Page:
'Rumah Ketujuh' lacks romantic flavor
Joko Anwar, Contributor, Jakarta
By nature, romantic comedy is a film genre bound with predictability -- crowd-pleasing with an ending likely to be about two lovebirds who finally unite. But what matters is, the journey that brings them together.
Some writers can still come up with fresh ideas to keep the love struck characters apart, at least until several minutes before the end credits roll.
Meg Ryan meets Tom Hanks near the end of Sleepless in Seattle (1993), while Marisa Tomei has to embark on a hilarious adventure to Europe to find her soul mate in Only You (1994).
Some romantic comedies try to avoid the predictability, the thing which makes My Best Friend's Wedding (1997) a clever movie.
Even when writers cannot come up with something new, there are ways -- like by giving them interesting obstacles, which make the film worth sitting through the end. Last year's hit Ada Apa Dengan Cinta? (What's Up With Cinta) is a perfect example. Ample chemistry between the two leads makes the movie the most critically acclaimed and commercially successful Indonesian film in recent memory.
Unfortunately, Rumah Ketujuh (the Seventh House) that was made by the same team which came up with Ada Apa Dengan Cinta? fails to match expectations.
Even before the film ends, audience can really smell how it will end. That's OK. But the real problem is, the film does not offer an interesting journey or characters we care for.
Crippled by lack of sparks and humor that misses the mark, the movie does not have sufficient qualities to work as a romantic comedy. It's surprisingly stale despite its pedigree (its usually reliable producers) and it fails to evoke any tangible emotions.
The opening scene shows the two main characters, Cakra and Lintang, in their childhood days, playing by a lake. Instead of planting characters in their roles with the right dialog, they simply call each other's names.
The two kids then enter an old, seemingly unoccupied house where they find an astrological item hanging on the wall. An unkempt old man then enters, followed by the opening credits.
At that time, the members of the audience are already scratching their heads, trying to figure out the essence of the sequence.
The six-minute opening titles are then followed by a long scene involving adult Cakra (Indra Birowo) and Lintang (Dewi Rezer) who now own a VCD rental together.
The movie is just about to become interesting as the two talk about movies, astrology and dreams. Unfortunately, at times, the scene makes one more puzzled than amused due to its inconsistencies.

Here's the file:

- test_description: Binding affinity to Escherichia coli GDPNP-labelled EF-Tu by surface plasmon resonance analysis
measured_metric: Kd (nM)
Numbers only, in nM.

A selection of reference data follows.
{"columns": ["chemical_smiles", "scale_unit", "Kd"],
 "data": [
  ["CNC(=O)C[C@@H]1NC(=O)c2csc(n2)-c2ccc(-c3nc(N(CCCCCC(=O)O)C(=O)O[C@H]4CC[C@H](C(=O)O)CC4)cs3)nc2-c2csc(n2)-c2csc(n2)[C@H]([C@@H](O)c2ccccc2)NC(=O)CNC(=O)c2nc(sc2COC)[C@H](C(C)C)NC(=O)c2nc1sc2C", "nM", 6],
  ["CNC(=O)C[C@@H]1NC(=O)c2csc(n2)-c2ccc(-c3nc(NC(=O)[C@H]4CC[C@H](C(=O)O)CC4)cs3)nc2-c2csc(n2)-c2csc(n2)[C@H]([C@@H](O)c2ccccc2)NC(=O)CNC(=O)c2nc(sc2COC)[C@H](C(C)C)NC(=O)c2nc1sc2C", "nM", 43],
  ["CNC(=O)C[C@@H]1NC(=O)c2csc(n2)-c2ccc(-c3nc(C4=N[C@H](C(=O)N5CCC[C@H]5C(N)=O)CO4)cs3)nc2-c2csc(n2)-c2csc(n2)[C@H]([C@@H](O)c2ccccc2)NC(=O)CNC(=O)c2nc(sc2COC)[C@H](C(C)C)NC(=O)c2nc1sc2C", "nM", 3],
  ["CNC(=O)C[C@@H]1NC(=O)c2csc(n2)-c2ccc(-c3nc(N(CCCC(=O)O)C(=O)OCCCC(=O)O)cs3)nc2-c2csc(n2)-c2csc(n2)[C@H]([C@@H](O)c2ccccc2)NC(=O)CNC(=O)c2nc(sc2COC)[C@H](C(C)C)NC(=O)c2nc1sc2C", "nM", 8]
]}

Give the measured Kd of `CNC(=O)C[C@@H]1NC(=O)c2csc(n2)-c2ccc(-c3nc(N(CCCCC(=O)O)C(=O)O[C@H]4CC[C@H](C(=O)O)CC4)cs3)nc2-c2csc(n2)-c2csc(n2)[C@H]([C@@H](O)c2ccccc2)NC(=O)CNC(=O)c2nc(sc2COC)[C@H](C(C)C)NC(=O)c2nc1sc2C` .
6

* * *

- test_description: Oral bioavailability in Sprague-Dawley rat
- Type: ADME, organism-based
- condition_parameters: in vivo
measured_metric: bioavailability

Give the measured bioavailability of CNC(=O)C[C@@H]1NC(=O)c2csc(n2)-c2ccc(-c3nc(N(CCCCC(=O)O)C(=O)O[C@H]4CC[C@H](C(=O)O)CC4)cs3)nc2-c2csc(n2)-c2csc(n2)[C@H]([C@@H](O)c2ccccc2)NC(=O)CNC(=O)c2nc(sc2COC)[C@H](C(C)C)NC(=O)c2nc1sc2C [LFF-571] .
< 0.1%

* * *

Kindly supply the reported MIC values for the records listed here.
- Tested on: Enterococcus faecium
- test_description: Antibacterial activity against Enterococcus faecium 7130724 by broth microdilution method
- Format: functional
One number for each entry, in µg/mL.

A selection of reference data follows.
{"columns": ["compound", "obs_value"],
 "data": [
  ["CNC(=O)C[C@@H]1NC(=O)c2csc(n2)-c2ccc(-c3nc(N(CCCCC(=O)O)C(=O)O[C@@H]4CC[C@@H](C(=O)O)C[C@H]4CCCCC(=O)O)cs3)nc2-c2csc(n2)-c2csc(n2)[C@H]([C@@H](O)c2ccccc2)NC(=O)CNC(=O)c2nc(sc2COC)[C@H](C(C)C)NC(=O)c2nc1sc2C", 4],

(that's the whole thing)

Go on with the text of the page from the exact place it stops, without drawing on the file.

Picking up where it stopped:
Cakra loves science fiction films and hisses romantic comedies (but he believes he will find his soul mate the way he keeps seeing her in dreams!). He also strongly objects to Lintang's faith in astrology but he believes in dream interpretations?
And they keep calling their business "laser (disc) rental" while it is clearly VCD rental chain Diskmart?
It is hard not to compare Rumah Ketujuh with recently released local romantic comedy Andai Ia Tahu (If He Only Knew), which, despite a lukewarm response from critics, gained a decent commercial success.
While Andai Ia Tahu humbly plays as a harmless feather-light romantic comedy, Rumah Ketujuh tries too hard to be a smart one.
Lintang finds a girlfriend who is described as immature simply because she likes N Sync, Backstreet Boys and Leonardo Di Caprio! As a result, we laugh at the movie, not with the movie.
Still, the actors give a decent performance even though the script only gives them the chance to run the gamut of expressions from A to B. Its only virtue is its music by renowned jazz musician Indra Lesmana who composes several songs for the film.
Planned as a TV movie, which was shot before Ada Apa Dengan Cinta? with additional scenes shot later, it's hard to understand why the celebrated producers had to give this unromantic, mildly funny comedy a big screen release. Maybe, even the most talented people have the right to flunk, once or twice.
Rumah Ketujuh (The Seventh House); Romance/Comedy, 85 minutes ** (out of four stars); Starring Indra Birowo, Dewi Rezer, Andara Early, M. Gary Iskak, Wilza Lubis; Directed by Rudi Sudjarwo; A Miles Films Presentation